• Spitting_mad

    Now I have to send this to a friend. The day her husband’s great aunt openly shamed her for coffee consumption on facebook was the highlight of her pregnancy for me.

  • TigersInLove

    I really tried to switch to drinking green tea when I was pregnant with my first, but that made me feel stabby. I felt that I, as a nearly homicidal pregnant woman, might be more of an immediate threat to those around me than a cup or two of coffee was to my fetus, so I switched back immediately.

  • dragonfly02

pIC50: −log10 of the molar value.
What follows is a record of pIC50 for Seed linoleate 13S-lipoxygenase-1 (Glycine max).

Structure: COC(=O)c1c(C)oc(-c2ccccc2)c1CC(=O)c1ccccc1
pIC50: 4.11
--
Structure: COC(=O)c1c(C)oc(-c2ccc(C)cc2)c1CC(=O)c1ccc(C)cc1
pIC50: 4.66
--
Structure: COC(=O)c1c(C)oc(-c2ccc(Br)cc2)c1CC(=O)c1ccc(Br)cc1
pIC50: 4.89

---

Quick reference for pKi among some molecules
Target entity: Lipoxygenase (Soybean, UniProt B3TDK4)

Thanks for the article! I just looked this up because I had a waitress freak out on me this weekend when I ordered coffee because of this study. I had never even heard about this before. She got mad at me because after warning me that I was going to “give my baby cancer” (GRRRRRR), I proceeded to still order my coffee and drink 2 cups of it too!!!! Dumbest this I’ve ever heard. I eat healthy and organic most of the time. And coffee is the only caffeine I ever have as I don’t drink soda. And I definitely don’t drink coffee every single day. My doctor says I’m doing great when I fill him in on my pregnancy diet. He even says deli meat is okay, as long as it’s either newly opened package at the deli or I buy the prepackaged stuff in the grocery store. I think I’ll go with my doctor.